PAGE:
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How Brands Create Value for Customers

Supposing that everyone knows what brands are and how to manage them let’s see how brands create value for customers. I’ll frame this discussion around the same four sources of value.


Functional value

The four sources of value are functional value, monetary value social value and psychological value and brands can provide or reinforce or augment each of these sources of value for your customers.

Functional value is accrued by virtue of an offering doing what it was designed to do. So, the functional value of soap is that it gets you claim the functional value of a car is that it gets you from point A to point B.

Brands contribute to customer evaluations of functional value by serving as a performance signal. In economics signal is a term of art it refers to an easily observable but unimportant attribute that serves as a proxy for difficult to observe but important attribute.

So if you are buying a car it is important that you get a car that is reliable, but reliability isn’t like color or engine size it’s difficult to observe directly before purchase. Instead we tend use brand as a signal of reliability because the brand is an easy to identify attribute.

Monetary value

Monetary value can also be influenced by branding. A brand since a reference frame for consumers when evaluating prices. If I were to tell you about a Bic brand pen selling for $50 you would probably be shocked and outraged by a pen priced so high. If on the other hand I were to tell you that a Mont Blanc pen was selling for $50 that might seem perfectly reasonable and perhaps even a bargain. But how can that be?

I didn’t tell you anything about the pen other than the brand name you don’t know what kind of pendant is you don’t know how well it’s made you know how well it writes but the brand alone was enough to influence your evaluation of that price thereby affecting the monetary value you would derive from an offering.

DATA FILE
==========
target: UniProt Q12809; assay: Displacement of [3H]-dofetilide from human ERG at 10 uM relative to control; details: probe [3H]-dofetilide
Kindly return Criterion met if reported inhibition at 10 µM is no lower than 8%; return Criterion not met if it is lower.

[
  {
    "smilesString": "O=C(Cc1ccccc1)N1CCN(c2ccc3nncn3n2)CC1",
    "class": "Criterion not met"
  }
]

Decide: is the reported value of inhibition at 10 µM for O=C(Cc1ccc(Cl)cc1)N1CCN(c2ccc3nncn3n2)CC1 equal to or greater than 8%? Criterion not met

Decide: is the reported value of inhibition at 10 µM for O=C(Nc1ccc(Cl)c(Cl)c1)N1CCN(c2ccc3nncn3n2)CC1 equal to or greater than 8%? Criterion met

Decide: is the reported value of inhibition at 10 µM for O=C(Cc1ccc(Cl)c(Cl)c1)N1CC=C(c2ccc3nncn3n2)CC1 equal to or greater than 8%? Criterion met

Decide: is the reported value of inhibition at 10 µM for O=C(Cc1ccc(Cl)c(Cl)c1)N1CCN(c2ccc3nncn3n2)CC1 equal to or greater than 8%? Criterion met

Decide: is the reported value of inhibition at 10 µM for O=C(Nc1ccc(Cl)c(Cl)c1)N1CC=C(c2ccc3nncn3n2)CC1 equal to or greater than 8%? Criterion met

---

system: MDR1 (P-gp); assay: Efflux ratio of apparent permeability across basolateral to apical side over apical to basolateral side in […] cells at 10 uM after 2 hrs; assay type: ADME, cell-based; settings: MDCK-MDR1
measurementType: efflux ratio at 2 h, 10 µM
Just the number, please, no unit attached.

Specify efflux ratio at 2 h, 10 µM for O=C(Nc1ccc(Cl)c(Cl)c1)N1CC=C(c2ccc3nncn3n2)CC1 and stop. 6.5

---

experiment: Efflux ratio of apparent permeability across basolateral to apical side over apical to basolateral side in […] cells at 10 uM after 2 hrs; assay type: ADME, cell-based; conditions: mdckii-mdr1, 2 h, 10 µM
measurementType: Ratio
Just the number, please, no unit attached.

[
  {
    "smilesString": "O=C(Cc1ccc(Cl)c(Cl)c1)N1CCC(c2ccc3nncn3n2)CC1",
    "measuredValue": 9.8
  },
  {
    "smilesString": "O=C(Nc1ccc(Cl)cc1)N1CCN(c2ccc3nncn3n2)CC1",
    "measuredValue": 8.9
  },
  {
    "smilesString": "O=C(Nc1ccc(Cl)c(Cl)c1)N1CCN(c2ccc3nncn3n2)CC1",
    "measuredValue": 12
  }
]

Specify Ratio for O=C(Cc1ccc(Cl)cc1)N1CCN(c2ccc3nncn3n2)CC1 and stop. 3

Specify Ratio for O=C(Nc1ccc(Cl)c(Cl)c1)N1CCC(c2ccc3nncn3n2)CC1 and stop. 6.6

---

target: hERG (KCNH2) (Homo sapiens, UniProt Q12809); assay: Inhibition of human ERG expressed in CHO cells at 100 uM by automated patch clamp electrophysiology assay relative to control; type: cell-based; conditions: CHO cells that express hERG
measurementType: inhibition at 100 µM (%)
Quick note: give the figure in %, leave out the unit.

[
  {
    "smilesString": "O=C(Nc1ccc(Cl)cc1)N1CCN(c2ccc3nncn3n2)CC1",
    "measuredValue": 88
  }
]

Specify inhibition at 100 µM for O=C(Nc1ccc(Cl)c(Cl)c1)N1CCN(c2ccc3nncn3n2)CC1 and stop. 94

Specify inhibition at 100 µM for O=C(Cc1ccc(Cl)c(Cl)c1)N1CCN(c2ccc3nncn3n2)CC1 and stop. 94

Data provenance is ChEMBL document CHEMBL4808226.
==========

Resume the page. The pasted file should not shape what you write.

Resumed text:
So, if you want your brand to serve as a signal that can boost functional value or as a reference frame that will boost monetary value for your customers what can you do? Both of these sources of brand value are based on correlations in the minds of customers.

When your brand consistently produces high quality offerings or offers consistently low prices or makes consistently delicious cupcakes those links are reinforced in memory in your brand signal value is improved. If you are not disciplined and consistent in managing the associations your customers have with your brand your brand signal value will be much weaker.

In short your brand must stand for something and the way to do that is slow, regular, repetitive communication of a consistent message.

Social and psychological value

The last two sources of value social and psychological or little more interesting from a marketing perspective. For social value and psychological value brands don’t serve as signals of or reference points for another source of value. Instead the brands themselves create value for the customers.

Social value is the value a brand provides in facilitating relationships with other people. In many situations a brand can serve as a kind of passkey that lets you into a clique or group. It can provide you with an excuse to talk to someone or as a topic for extended conversations.

If you’ve ever bonded with someone over the car you both drive or the computer you both use or even the sports team or the TV show you both love you’ve experienced the social value of brands.

The last type of value a brand can provide is psychological. We are actually gonna break this type of value into two categories some of the psychological value brands provide is internal in other words brands affect how we feel about ourselves.